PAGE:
Modern Art in Madrid: The Charms of the Reina Sofia

Modern Art in Madrid: The Charms of the Reina Sofia

During my recent trip to Spain, I visited several major art collections in Madrid. Among these The Prado, or rather its new exhibition on the work of Hieronymus Bosch, I will be writing about for another publication. In the present essay however, I intend to touch upon why the Museo Nacional Centro de Arte Reina Sofia has to be one of the most pleasant, civilized museums I have visited in quite some time. Should you find yourself in Madrid, the Reina Sofia is most definitely worth your time.

Architecturally speaking, the museum is a genuine pleasure to visit: a peaceful, spacious venue in which to quietly examine some major pieces of 20th century art. True, in front of some of the star works on display – Salvador Dalí’s Girl At A Window” (1925) for example – there was some significant crowding. However the cool, white galleries of the former 18thcentury hospital, which are connected by a cloister-like atrium, never feels claustrophobic or jumbled together. The objects are displayed at a reasonable distance from each other, allowing the visitor to circulate easily through galleries that are both self-contained and yet interconnected in a logical sequence.

The 2nd Floor of the Reina Sofia is a sort of encyclopedia of early to mid-20th century Spanish art, augmented here and there by representative examples of the works of non-Spanish artists. Because so many different artistic movements were afoot at roughly the same time, the idea of sticking to a strictly chronological order would have make little sense here. So even though there was a bit of jumping about on the timeline, the curators have nevertheless managed to create a kind of consistent, moving tableaux that tracks the development of Modern Art in Spain.

There are certainly major pieces of international renown in the collection, which require at least a look-see in order to tick the proverbial box. Going to the Reina Sofia without seeing “Guernica”, for example (a painting which admittedly I have never thought much of), is a bit like going to The Art Institute of Chicago and not seeing Georges Seurat’s “La Grande Jatte”. More interesting to me, frankly, are Picasso’s preparatory drawings and studies for the completed work.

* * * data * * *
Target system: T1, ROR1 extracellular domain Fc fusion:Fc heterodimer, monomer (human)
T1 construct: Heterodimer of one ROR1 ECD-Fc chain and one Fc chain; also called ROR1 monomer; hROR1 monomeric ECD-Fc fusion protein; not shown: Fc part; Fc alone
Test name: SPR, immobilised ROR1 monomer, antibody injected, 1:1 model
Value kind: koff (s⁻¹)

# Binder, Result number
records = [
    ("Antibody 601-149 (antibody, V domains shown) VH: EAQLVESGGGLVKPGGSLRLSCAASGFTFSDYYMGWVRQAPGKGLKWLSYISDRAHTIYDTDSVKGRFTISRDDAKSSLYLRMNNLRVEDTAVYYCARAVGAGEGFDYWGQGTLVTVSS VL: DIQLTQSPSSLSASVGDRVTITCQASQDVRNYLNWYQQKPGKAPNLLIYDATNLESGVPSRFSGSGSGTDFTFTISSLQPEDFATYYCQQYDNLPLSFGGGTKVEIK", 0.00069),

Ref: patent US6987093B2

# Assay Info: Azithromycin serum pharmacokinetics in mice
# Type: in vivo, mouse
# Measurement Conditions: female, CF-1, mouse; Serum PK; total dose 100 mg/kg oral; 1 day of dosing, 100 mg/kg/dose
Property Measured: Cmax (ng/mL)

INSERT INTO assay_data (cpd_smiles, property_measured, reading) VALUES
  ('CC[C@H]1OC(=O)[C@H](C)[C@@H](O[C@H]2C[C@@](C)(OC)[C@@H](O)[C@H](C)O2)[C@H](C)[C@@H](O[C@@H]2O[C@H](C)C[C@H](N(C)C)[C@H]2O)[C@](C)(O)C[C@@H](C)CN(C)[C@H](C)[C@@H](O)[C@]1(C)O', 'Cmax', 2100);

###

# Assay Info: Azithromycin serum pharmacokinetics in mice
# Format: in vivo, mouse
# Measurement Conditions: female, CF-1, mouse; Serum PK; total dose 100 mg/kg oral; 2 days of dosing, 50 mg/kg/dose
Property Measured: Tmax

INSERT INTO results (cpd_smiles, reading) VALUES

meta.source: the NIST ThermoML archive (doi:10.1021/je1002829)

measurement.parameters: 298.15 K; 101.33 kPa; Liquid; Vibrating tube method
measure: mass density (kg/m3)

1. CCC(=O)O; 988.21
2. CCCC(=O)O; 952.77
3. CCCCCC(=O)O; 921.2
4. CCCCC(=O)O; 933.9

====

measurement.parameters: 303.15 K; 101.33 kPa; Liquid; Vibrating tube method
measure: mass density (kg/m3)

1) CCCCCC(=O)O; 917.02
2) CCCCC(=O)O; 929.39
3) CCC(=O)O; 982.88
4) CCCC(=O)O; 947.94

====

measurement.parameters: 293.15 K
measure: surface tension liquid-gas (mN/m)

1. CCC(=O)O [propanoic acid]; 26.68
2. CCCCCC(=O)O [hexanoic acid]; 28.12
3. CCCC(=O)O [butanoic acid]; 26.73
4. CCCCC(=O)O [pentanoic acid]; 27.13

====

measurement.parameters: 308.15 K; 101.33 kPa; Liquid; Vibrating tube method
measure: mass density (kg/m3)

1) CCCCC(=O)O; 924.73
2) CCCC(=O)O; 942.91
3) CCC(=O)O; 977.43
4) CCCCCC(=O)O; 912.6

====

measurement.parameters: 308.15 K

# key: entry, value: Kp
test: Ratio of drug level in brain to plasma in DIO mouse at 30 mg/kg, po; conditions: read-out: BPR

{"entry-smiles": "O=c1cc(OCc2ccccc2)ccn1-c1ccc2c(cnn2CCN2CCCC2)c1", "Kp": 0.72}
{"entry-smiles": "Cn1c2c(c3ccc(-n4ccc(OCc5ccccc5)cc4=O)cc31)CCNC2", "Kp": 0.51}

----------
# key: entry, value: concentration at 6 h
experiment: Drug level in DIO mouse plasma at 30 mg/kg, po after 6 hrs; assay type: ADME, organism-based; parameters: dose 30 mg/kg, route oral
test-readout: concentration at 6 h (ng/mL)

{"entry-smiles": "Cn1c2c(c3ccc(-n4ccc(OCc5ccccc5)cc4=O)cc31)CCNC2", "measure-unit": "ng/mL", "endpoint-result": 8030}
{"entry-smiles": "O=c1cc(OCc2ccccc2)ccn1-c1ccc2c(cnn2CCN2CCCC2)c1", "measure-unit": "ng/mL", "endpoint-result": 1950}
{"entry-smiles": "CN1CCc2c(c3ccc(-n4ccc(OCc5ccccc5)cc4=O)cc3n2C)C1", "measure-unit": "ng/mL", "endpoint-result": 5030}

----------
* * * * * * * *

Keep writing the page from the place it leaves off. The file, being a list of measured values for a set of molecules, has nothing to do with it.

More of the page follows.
However, what really brought my inner nerd joy was seeing old friends, and making new ones. On one wall hung a well-known genre scene by Ramon Casas, showing a young married couple enjoying the sun on the terrace of their newly-built apartment in the Eixample.  On another was an early Joan Miró landscape painting featuring a country house, with the strange, squiggly characters that later came to dominate his work on a monumental scale only just beginning to take shape. Here, too was one of Isidre Nonell’s arresting portraits of a gypsy from the streets, featuring the painter’s distinctively heavy, cross-hatching painting technique. And even with these old familiars, there were new-to-me works, by artists who deserve further study and appreciation.

In Couple On The Beach” (1922) for example, the Catalan artist Josep de Togores created an attractive image of two lovers, and indeed their primordial relationship with the Mediterranean from which they and their culture arose. It is fully expressive of the contemporary Noucentista movement in Catalan art and architecture, which called for the rejection of excessive decoration and fantasy  espoused by the previous generation, in favor of a return to simpler, solid forms inspired by Ancient Greek and Roman art and architecture. At the same time, in both its unusual composition and angularity, the painting recalls the beginnings of the Art Deco period.

In Togores’ work we see two figures entwined on a Mediterranean beach, their location indicated only by the sandy-colored foreground and strip of blue background for the sea. The eye is immediately drawn toward to the flesh of two people who clearly enjoy spending time outside. Prior to this period, having a suntan was associated with being a member of the laboring classes. With the dawn of the Jazz Age, the complicated coiffures, full beards, and deathly pallor that had been the aesthetic ideals of both the Victorians and Edwardians were replaced with bobbed hair, clean-shaven cheeks, and sun worship. From the standpoint of social anthropology, one could argue that Togores could not have painted this picture five years earlier.

It also bears noting that, despite the fact that these two figures are nude, this is an incredibly modest picture. Throughout much of its art history before the 20th century, few nudes of any note were painted in Spain, partly as a result of the Spanish Inquisition, and partly as a result of the rather upright and dignified Spanish character. Paradoxically, enormous paintings full of fleshy deities by Dutch and Italian artists such as Rubens and Titian had been collected and admired in Spain for many centuries. Thus, while a different European artist painting in the 1920’s might have felt free to create a more explicit image, here Togores evokes the sensuality of these nude lovers on the beach, in a way that does not come across as either graphic or gratuitous.